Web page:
arising from population growth, urbanization, poverty and inequality, environmental
degradation, climate change and variability, lack of mitigation and institutional
weaknesses. Hence, perhaps the most basic trend in risk management and early warning
is the move from a focus on hazards to emphasis on vulnerability and socio-economic
factors. This is part of the gradual but discernible movement towards expanding the scope
of formal Early Warning Systems in relation to broader issues of risk assessment and
management. This emerging pattern is most advanced for the seemingly intractable
problems of earthquake and drought prediction and forecasting.

Lead times is increasing

        In terms of warning systems output, a major trend is that technology is changing
the definition and measurement of real time for various hazards. The timescale in which
the onset of hazard events can be predicted to allow response to the event has increased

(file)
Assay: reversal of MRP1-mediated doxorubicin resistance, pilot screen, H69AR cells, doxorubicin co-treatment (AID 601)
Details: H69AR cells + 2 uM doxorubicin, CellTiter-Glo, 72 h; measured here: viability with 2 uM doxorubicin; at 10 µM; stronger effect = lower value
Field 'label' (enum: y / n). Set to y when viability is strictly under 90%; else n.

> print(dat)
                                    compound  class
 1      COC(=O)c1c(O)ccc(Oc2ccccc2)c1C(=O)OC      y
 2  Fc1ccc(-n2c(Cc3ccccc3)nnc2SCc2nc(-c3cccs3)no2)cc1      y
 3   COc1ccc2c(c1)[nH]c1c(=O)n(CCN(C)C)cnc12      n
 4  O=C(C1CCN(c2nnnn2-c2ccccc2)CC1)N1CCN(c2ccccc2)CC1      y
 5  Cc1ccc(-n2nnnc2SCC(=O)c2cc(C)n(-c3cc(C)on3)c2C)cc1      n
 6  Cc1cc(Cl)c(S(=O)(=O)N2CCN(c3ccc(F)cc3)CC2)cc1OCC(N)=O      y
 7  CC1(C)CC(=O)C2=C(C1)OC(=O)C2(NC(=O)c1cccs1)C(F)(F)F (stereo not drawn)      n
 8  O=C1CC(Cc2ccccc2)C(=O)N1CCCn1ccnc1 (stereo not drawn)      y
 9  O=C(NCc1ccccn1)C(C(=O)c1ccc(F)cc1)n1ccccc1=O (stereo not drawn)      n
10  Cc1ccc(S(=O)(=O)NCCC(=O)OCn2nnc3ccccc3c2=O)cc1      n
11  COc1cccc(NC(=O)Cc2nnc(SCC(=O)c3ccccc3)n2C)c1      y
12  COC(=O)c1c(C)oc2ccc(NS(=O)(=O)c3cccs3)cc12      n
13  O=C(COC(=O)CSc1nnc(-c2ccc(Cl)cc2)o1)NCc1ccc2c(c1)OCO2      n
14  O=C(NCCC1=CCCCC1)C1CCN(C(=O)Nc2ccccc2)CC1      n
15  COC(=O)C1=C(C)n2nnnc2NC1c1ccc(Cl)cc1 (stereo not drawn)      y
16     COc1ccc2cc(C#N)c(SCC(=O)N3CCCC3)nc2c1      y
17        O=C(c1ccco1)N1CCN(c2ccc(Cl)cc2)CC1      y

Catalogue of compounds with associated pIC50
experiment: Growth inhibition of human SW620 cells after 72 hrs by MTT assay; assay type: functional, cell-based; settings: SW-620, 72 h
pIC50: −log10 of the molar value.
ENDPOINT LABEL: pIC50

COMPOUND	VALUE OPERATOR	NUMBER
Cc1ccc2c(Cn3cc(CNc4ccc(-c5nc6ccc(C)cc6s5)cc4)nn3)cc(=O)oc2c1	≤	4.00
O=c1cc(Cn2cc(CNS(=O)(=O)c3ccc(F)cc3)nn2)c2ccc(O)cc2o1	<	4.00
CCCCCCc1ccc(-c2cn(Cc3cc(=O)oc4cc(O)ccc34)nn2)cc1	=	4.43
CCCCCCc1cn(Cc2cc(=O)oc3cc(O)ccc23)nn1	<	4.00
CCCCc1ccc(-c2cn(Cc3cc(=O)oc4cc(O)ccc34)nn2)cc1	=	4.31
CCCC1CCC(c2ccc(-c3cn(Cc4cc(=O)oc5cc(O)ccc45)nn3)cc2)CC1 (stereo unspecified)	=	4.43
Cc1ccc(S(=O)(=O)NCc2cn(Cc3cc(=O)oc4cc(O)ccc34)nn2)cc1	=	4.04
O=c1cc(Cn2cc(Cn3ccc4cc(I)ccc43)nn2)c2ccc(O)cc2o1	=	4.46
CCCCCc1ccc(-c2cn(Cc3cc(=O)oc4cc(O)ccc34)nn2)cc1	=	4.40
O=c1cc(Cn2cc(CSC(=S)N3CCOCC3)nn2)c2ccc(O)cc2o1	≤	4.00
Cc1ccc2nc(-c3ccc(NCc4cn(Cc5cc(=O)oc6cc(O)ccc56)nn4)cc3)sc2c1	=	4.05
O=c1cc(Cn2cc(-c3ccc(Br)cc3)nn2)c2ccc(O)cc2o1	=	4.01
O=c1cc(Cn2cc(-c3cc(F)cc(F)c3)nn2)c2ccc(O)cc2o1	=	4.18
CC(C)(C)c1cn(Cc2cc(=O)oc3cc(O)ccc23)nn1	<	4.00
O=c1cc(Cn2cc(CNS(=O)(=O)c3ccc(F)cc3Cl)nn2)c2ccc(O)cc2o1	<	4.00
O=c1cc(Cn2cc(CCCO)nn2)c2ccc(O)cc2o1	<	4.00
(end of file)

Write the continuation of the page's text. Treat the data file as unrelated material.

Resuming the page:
by at least 2 days for a Western Disturbance, 1-2 hours for a strong wind. Forecasting of


                                                                                           31
a cloud burst till today is a very challenging job throughout the world. However it is
hoped that the early commission of Doppler Weather Radar will definitely help the
Department to issue better forecast even for a micro scale weather system like cloud
burst.

Use of Information Technologies is expanding

        The past decade has witnessed an explosion in the types, extent and depth of
application of communication and information technologies in weather
forecasts/warnings. Advances in the application of modern information and
communication technologies in warning dissemination are increasing for example, short
message text on mobile phones, internet etc. Government will encourage the general
public to get benefited through the use of IT in early warning.

Public expectations regarding weather services are rising in J&K

       With frequent disaster events people witnessed in J&K like the recent avalanche
in Gulmarg, cloud burst in Leh and several other events people realized the increased
exposure to disaster threats. It is also witnessed that due to greater accuracy in weather
forecast, there is increasing number of informed public and organizations who want to